This market was built on the site of the old Moslem "Atarazanas", or boatyard. The only thing left from the original building is the main gate, dating back to the 14th century, formed by a pointed Moorish arch, which unfortunately had to suffer some modifications when the market was built in the 19th century. The architect of the building, Joaquín Rucoba, thought out an interesting iron structure, which he combined with Moslem elements. It was this same architect who recreated the elevation of the original door, to which he added aisles with windows in the shape of Moorish arches. There are lots of good fish and seafood stands, as well as excellent vegetables.

Close to Malagueta beach, we find the capital's majestic bullring, Plaza de Toros La Malagueta, designed by Joaquín Rucoba. Its construction work started in 1874 and was interrupted, only to be resumed the next year and inaugurated in June 1876. The bullring, built in Neo-Mudejar style and with a seating capacity of 15,000, has seen glorious bullfights starring great bullfighters like Curro Romero, Manolete and El Cordobés. The famous and young bullfighter, Javier Conde, has also fought bulls here.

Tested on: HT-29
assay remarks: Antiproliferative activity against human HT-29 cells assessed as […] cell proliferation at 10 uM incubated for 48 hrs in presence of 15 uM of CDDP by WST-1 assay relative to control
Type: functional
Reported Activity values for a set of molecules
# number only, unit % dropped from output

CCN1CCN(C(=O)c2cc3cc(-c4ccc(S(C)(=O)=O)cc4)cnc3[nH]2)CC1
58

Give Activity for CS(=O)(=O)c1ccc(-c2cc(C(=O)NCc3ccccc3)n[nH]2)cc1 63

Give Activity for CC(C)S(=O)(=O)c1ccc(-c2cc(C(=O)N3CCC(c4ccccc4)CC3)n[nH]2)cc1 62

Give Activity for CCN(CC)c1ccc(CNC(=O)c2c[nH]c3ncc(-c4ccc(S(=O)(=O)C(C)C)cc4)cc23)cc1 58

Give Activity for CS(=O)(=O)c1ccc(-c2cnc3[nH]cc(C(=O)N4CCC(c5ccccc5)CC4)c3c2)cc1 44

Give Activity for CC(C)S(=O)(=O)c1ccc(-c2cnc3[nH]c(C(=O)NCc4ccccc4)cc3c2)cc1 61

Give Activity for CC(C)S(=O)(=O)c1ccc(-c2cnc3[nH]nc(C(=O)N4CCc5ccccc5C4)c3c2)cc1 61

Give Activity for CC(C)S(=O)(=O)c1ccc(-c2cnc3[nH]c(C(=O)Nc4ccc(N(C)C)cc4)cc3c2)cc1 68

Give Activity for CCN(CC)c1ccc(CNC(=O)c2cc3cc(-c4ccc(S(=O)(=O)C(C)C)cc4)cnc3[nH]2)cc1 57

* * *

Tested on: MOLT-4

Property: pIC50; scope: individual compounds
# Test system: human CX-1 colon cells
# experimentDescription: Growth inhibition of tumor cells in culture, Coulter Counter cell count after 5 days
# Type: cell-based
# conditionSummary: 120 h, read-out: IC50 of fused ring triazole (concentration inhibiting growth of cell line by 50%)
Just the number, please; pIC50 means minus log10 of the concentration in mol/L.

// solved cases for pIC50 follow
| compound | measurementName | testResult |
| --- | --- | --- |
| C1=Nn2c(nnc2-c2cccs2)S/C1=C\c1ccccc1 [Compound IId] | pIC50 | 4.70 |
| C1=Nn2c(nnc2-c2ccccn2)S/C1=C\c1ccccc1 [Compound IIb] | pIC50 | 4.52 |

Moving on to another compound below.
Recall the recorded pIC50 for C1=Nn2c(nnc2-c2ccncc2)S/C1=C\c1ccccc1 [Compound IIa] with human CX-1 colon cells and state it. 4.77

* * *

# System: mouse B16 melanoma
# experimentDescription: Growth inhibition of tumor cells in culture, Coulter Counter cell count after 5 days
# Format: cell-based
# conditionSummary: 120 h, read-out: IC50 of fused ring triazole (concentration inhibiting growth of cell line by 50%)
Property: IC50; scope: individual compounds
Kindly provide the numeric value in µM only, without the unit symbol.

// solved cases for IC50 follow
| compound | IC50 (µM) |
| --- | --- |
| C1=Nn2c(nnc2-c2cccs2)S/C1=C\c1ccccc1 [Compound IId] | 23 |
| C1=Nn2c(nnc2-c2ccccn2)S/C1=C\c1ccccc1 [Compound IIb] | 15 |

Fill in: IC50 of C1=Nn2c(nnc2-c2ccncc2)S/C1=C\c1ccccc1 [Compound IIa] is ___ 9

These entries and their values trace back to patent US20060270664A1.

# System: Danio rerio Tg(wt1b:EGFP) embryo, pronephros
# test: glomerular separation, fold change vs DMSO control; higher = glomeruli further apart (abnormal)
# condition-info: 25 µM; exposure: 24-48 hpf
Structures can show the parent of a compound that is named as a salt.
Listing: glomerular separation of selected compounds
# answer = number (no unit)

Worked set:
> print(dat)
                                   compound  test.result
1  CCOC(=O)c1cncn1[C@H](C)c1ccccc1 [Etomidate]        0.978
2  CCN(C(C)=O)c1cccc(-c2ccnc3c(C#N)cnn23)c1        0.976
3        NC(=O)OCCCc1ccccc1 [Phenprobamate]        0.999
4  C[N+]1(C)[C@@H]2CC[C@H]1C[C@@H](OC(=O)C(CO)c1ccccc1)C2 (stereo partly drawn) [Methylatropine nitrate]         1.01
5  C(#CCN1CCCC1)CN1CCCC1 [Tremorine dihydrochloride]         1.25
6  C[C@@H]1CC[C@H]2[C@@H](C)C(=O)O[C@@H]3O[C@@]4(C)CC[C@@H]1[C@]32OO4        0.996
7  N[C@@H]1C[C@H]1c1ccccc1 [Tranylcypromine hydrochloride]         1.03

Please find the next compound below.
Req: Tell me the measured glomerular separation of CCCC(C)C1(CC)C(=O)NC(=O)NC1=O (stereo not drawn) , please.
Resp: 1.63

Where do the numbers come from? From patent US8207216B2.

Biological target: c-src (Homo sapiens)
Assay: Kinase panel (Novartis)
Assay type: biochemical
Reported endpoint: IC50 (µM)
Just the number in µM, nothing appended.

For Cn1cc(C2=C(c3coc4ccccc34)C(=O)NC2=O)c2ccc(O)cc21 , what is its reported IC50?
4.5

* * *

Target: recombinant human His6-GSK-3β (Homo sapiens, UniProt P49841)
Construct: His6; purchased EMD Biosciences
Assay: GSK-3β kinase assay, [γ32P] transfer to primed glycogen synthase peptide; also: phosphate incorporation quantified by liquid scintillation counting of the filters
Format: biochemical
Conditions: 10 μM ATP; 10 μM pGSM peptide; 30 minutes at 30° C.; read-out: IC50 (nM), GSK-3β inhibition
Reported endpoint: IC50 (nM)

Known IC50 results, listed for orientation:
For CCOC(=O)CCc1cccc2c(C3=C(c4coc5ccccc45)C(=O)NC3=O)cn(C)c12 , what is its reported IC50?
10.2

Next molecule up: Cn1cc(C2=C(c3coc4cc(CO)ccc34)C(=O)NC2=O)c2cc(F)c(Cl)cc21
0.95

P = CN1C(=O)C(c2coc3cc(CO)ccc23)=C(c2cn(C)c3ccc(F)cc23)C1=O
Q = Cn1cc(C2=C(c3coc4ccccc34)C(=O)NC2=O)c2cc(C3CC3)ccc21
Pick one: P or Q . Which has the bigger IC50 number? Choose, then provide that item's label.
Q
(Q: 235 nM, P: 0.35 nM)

Located right at the foot of Malaga's Alcazaba lies one of the city's archaeological gems, the Teatro Romano (Roman Theater). This ancient Roman amphitheater was discovered in 1951, while building the gardens of the Palacio de Archivos y Bibliotecas. The theater dates back to the first century BCE. Throughout its history it has been used first as a theater until the third century, and as a Moorish quarry. Today curious travelers can visit the different areas of the site, including the stage, the orchestra area, the vomitorium, and the seating areas.

The Tivoli Amusement Park is located in Arroyo de la Miel, a complex within the Benalmadena town limits. Tivoli World has been the only amusement park of its kind on the Costa del Sol for more than 20 years now. It has a wide range of attractions and rides for children and adults, and features daily shows by national and international performers. They also give you the chance to visit their gardens, which are very beautiful and interesting from a botanical point of view. To get there: Take the Autovia del Mediterraneo and leave it at junction 223, heading towards Benalmadena-Arroyo de la Miel. You can also get there by train or bus. Tickets are available at most travel agencies and hotels on the Costa del Sol. This place is open on weekends from noon. Call ahead for varied dates.